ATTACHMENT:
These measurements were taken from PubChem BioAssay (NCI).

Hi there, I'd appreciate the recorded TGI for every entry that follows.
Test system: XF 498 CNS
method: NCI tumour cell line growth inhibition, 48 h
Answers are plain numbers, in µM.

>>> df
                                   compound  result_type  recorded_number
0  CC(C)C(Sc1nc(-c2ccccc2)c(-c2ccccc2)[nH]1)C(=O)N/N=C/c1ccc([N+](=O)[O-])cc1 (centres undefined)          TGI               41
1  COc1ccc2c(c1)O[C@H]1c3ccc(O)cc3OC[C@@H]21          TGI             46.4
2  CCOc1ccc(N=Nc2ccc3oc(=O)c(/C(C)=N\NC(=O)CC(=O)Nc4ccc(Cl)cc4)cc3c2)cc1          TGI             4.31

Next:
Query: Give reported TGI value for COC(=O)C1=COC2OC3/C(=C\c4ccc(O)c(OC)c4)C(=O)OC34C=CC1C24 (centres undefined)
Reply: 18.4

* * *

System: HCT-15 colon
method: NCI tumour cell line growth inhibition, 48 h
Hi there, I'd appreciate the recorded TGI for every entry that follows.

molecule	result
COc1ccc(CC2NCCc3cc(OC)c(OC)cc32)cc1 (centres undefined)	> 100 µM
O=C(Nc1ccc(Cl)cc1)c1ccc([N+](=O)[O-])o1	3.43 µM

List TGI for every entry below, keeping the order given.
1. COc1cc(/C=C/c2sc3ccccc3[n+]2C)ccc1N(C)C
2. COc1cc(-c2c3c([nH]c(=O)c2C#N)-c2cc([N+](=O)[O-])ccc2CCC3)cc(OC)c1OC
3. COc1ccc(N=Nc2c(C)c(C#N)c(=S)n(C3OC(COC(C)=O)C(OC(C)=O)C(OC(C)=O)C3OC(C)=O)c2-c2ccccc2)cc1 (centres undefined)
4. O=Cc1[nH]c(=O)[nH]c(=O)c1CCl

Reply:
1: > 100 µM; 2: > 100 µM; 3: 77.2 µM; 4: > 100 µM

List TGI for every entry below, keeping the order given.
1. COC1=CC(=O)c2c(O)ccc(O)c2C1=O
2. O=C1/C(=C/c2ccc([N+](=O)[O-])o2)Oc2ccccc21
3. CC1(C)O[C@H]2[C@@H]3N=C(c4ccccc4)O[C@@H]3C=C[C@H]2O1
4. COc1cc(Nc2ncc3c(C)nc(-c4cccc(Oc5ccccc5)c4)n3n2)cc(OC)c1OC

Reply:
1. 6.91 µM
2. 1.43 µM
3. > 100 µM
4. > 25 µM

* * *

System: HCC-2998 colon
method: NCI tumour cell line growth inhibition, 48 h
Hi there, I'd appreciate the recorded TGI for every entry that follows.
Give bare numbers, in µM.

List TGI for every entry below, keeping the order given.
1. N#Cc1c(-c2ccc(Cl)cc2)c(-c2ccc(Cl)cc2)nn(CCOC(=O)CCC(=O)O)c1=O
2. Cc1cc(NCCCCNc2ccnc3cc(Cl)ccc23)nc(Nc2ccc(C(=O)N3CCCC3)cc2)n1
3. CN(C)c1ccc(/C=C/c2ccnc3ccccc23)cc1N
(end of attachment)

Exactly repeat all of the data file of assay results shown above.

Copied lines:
These measurements were taken from PubChem BioAssay (NCI).

Hi there, I'd appreciate the recorded TGI for every entry that follows.
Test system: XF 498 CNS
method: NCI tumour cell line growth inhibition, 48 h
Answers are plain numbers, in µM.

>>> df
                                   compound  result_type  recorded_number
0  CC(C)C(Sc1nc(-c2ccccc2)c(-c2ccccc2)[nH]1)C(=O)N/N=C/c1ccc([N+](=O)[O-])cc1 (centres undefined)          TGI               41
1  COc1ccc2c(c1)O[C@H]1c3ccc(O)cc3OC[C@@H]21          TGI             46.4
2  CCOc1ccc(N=Nc2ccc3oc(=O)c(/C(C)=N\NC(=O)CC(=O)Nc4ccc(Cl)cc4)cc3c2)cc1          TGI             4.31

Next:
Query: Give reported TGI value for COC(=O)C1=COC2OC3/C(=C\c4ccc(O)c(OC)c4)C(=O)OC34C=CC1C24 (centres undefined)
Reply: 18.4

* * *

System: HCT-15 colon
method: NCI tumour cell line growth inhibition, 48 h
Hi there, I'd appreciate the recorded TGI for every entry that follows.

molecule	result
COc1ccc(CC2NCCc3cc(OC)c(OC)cc32)cc1 (centres undefined)	> 100 µM
O=C(Nc1ccc(Cl)cc1)c1ccc([N+](=O)[O-])o1	3.43 µM

List TGI for every entry below, keeping the order given.
1. COc1cc(/C=C/c2sc3ccccc3[n+]2C)ccc1N(C)C
2. COc1cc(-c2c3c([nH]c(=O)c2C#N)-c2cc([N+](=O)[O-])ccc2CCC3)cc(OC)c1OC
3. COc1ccc(N=Nc2c(C)c(C#N)c(=S)n(C3OC(COC(C)=O)C(OC(C)=O)C(OC(C)=O)C3OC(C)=O)c2-c2ccccc2)cc1 (centres undefined)
4. O=Cc1[nH]c(=O)[nH]c(=O)c1CCl

Reply:
1: > 100 µM; 2: > 100 µM; 3: 77.2 µM; 4: > 100 µM

List TGI for every entry below, keeping the order given.
1. COC1=CC(=O)c2c(O)ccc(O)c2C1=O
2. O=C1/C(=C/c2ccc([N+](=O)[O-])o2)Oc2ccccc21
3. CC1(C)O[C@H]2[C@@H]3N=C(c4ccccc4)O[C@@H]3C=C[C@H]2O1
4. COc1cc(Nc2ncc3c(C)nc(-c4cccc(Oc5ccccc5)c4)n3n2)cc(OC)c1OC

Reply:
1. 6.91 µM
2. 1.43 µM
3. > 100 µM
4. > 25 µM

* * *

System: HCC-2998 colon
method: NCI tumour cell line growth inhibition, 48 h
Hi there, I'd appreciate the recorded TGI for every entry that follows.
Give bare numbers, in µM.

List TGI for every entry below, keeping the order given.
1. N#Cc1c(-c2ccc(Cl)cc2)c(-c2ccc(Cl)cc2)nn(CCOC(=O)CCC(=O)O)c1=O
2. Cc1cc(NCCCCNc2ccnc3cc(Cl)ccc23)nc(Nc2ccc(C(=O)N3CCCC3)cc2)n1
3. CN(C)c1ccc(/C=C/c2ccnc3ccccc23)cc1N